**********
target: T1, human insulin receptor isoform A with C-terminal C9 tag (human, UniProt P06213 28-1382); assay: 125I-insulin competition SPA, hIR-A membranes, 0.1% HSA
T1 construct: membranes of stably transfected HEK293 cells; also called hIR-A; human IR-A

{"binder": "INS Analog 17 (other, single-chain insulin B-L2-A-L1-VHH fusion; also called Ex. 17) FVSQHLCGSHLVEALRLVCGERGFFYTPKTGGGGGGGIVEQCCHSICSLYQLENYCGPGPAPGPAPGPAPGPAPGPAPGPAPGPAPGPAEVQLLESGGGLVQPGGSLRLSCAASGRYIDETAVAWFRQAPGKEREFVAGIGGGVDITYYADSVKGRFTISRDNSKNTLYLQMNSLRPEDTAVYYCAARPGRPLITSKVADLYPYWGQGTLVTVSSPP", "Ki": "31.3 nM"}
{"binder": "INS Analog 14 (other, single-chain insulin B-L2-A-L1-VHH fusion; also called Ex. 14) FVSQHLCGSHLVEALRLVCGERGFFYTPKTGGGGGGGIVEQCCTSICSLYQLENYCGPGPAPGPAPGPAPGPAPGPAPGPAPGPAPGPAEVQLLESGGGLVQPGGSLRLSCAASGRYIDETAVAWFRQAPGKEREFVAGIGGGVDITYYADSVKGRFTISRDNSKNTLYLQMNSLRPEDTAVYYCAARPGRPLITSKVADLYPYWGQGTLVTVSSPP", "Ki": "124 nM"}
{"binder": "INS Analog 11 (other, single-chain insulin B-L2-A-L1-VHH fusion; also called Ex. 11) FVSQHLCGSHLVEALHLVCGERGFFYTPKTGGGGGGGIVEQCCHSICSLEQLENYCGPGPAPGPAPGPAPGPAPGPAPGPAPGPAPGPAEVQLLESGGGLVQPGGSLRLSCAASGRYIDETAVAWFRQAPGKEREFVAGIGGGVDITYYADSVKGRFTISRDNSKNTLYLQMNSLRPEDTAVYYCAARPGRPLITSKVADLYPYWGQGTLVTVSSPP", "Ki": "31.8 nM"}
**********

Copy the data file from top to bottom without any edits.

target: T1, human insulin receptor isoform A with C-terminal C9 tag (human, UniProt P06213 28-1382); assay: 125I-insulin competition SPA, hIR-A membranes, 0.1% HSA
T1 construct: membranes of stably transfected HEK293 cells; also called hIR-A; human IR-A

{"binder": "INS Analog 17 (other, single-chain insulin B-L2-A-L1-VHH fusion; also called Ex. 17) FVSQHLCGSHLVEALRLVCGERGFFYTPKTGGGGGGGIVEQCCHSICSLYQLENYCGPGPAPGPAPGPAPGPAPGPAPGPAPGPAPGPAEVQLLESGGGLVQPGGSLRLSCAASGRYIDETAVAWFRQAPGKEREFVAGIGGGVDITYYADSVKGRFTISRDNSKNTLYLQMNSLRPEDTAVYYCAARPGRPLITSKVADLYPYWGQGTLVTVSSPP", "Ki": "31.3 nM"}
{"binder": "INS Analog 14 (other, single-chain insulin B-L2-A-L1-VHH fusion; also called Ex. 14) FVSQHLCGSHLVEALRLVCGERGFFYTPKTGGGGGGGIVEQCCTSICSLYQLENYCGPGPAPGPAPGPAPGPAPGPAPGPAPGPAPGPAEVQLLESGGGLVQPGGSLRLSCAASGRYIDETAVAWFRQAPGKEREFVAGIGGGVDITYYADSVKGRFTISRDNSKNTLYLQMNSLRPEDTAVYYCAARPGRPLITSKVADLYPYWGQGTLVTVSSPP", "Ki": "124 nM"}
{"binder": "INS Analog 11 (other, single-chain insulin B-L2-A-L1-VHH fusion; also called Ex. 11) FVSQHLCGSHLVEALHLVCGERGFFYTPKTGGGGGGGIVEQCCHSICSLEQLENYCGPGPAPGPAPGPAPGPAPGPAPGPAPGPAPGPAEVQLLESGGGLVQPGGSLRLSCAASGRYIDETAVAWFRQAPGKEREFVAGIGGGVDITYYADSVKGRFTISRDNSKNTLYLQMNSLRPEDTAVYYCAARPGRPLITSKVADLYPYWGQGTLVTVSSPP", "Ki": "31.8 nM"}